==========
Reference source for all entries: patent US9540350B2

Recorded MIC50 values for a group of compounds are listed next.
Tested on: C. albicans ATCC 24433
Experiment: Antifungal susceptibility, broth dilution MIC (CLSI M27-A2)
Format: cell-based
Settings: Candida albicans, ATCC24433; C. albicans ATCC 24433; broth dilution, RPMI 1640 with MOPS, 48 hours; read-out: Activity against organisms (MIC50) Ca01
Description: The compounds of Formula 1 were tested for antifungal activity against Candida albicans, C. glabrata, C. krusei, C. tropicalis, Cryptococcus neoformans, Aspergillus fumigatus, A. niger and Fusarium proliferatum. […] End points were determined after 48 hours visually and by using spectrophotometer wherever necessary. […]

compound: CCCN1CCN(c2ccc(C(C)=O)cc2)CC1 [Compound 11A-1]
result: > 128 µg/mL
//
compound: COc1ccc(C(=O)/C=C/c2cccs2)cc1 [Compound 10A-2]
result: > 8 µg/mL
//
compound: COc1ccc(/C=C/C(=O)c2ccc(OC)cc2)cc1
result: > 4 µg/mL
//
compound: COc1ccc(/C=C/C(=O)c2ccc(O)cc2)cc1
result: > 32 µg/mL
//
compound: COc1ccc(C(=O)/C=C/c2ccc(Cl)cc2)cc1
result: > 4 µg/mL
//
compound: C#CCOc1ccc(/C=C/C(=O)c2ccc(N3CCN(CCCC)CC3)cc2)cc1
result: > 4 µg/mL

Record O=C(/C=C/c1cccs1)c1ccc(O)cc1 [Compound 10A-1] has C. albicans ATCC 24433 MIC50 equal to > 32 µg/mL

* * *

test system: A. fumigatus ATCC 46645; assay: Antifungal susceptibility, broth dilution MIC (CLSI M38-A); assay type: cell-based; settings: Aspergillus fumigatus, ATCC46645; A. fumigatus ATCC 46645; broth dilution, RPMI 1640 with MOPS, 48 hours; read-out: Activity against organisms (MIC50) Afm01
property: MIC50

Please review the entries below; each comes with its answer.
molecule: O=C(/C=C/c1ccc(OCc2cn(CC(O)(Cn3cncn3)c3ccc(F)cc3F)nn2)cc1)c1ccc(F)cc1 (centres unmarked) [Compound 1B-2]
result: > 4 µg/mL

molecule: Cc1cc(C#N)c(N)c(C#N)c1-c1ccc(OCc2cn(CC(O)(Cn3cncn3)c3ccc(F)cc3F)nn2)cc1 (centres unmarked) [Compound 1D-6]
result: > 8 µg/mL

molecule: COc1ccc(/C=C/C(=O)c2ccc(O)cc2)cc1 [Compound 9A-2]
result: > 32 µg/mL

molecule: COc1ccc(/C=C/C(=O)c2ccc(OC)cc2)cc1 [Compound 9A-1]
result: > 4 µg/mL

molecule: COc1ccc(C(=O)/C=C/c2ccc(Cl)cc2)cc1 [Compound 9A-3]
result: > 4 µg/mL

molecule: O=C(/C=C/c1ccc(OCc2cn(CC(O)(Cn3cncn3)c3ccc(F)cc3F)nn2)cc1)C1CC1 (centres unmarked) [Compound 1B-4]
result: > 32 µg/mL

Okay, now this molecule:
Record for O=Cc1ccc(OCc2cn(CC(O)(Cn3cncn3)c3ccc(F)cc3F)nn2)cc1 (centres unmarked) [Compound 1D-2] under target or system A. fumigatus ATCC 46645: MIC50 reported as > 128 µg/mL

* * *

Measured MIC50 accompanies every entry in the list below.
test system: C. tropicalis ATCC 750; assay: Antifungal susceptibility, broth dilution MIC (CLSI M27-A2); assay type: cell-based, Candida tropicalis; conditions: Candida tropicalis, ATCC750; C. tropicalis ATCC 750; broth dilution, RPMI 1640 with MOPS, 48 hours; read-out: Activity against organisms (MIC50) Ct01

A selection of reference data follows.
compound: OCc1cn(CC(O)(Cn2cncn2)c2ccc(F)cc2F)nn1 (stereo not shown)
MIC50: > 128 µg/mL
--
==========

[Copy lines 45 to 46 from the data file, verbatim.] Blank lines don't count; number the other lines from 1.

Measured MIC50 accompanies every entry in the list below.
test system: C. tropicalis ATCC 750; assay: Antifungal susceptibility, broth dilution MIC (CLSI M27-A2); assay type: cell-based, Candida tropicalis; conditions: Candida tropicalis, ATCC750; C. tropicalis ATCC 750; broth dilution, RPMI 1640 with MOPS, 48 hours; read-out: Activity against organisms (MIC50) Ct01